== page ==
Subscribe to our Newsletter to stay informed about the availability of these apps.
Is Interpreters’ Help only available in English?
Yes, the website and BoothMate are currently only available in English.
If you would like to see them in other languages, please shoot us a quick message.
Can I import existing glossaries?
Yes, we have a built-in importation tool that allows you to import Word, Excel, LibreOffice, OpenOffice, Google Drive (after downloading the files). Note that there are certain format restrictions in order for importation to be successful.
Will other people see my glossaries?
When you create a glossary, you choose who can view and edit it. You can make the glossary “Private,” which means that only you can view and edit it. You can also allow other users of Interpreters’ Help to view or edit your private glossaries.
Alternately, you can make a glossary “Public,” which means that anyone can view it, even people who don’t use Interpreters’ Help. You can give other users of Interpreters’ Help editing rights to your public glossaries. Public glossaries can be found in the Glossary Farm.
Why share glossaries?
You can share glossaries with one or more people and make them readable or writable by the people with whom you have chosen to share them. This is all done using a very easy and straightforward interface.
Why do we offer this sharing option?
Because colleagues tend to send their glossaries to one another before a conference.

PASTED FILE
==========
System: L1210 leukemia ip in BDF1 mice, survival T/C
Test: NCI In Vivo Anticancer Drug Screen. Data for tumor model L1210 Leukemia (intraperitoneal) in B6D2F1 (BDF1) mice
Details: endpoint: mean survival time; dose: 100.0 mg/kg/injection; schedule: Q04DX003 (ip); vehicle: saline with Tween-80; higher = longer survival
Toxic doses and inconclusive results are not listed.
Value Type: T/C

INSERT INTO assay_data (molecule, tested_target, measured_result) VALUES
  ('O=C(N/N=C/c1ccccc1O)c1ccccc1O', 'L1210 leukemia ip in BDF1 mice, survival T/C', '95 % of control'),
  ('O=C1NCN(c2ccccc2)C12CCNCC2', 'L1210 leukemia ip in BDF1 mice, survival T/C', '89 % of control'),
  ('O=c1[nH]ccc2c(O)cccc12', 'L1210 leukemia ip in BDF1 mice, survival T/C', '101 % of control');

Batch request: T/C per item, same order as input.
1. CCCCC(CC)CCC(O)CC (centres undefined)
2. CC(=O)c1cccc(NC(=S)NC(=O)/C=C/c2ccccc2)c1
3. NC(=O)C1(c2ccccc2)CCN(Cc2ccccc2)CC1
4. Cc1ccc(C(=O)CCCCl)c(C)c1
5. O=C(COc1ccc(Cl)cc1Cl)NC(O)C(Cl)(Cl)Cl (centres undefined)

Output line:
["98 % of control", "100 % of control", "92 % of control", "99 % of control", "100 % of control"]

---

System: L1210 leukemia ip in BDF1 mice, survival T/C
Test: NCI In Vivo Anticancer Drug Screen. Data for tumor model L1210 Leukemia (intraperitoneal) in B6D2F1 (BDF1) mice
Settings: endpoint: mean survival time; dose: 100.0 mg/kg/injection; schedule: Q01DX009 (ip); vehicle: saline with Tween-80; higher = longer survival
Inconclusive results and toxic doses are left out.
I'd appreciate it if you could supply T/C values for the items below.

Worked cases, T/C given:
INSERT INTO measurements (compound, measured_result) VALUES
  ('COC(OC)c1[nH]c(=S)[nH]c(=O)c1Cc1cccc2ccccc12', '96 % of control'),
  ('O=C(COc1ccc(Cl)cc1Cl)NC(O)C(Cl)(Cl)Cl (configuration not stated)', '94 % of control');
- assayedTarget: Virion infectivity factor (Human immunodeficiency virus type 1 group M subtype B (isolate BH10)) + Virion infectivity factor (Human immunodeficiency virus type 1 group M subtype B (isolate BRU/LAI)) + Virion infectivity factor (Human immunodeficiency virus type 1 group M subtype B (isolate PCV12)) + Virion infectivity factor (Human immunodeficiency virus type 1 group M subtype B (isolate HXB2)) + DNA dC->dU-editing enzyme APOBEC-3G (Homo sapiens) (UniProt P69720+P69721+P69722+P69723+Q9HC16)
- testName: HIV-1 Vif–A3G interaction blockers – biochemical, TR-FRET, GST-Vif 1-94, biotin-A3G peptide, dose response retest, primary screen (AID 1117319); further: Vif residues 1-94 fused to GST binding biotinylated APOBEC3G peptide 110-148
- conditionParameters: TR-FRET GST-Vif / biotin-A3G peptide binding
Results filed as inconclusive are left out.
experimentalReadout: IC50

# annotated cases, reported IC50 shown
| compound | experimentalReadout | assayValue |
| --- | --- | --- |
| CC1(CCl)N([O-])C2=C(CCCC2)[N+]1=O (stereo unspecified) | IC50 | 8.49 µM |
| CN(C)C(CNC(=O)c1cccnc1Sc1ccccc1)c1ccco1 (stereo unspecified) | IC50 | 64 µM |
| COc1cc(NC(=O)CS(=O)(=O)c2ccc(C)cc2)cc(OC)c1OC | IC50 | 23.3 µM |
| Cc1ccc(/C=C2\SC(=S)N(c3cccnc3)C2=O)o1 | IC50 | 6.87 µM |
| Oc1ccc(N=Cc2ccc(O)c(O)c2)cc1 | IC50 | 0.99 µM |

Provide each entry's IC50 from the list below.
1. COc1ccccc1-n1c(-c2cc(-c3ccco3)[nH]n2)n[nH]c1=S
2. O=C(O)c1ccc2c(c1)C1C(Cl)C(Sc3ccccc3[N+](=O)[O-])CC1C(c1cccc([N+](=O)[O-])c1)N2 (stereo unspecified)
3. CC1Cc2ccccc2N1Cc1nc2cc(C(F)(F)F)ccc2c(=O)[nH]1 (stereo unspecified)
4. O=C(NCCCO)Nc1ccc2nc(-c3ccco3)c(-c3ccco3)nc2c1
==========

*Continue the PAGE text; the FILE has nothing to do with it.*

The problem is that sometimes they forget to attach the glossary to the e-mail, or you can't read the format because you don't have the same version of Word or are using a Mac.
We want to make it easy to collaborate with your colleagues, so a simple button allows you to share a glossary with them: the recipient will be able to consult, copy or modify it as he sees fit and to sync it directly with BoothMate. No "unknown format" hassles, no sharing via Dropbox when not everybody has it, etc.
Another sharing option is making your glossary "public". This allows all members of Interpreters’ Help to consult and copy the glossary.
The idea behind this option is to create a community of open glossaries that you can browse while preparing a conference on a specific subject.
This can help you save precious time by sparing you the need to do research that someone else has already done.
What if there is no Internet connection in the booth?
That's why there's BoothMate, which is currently only available for Mac.
First you create your glossaries on the website, which requires an Internet connection.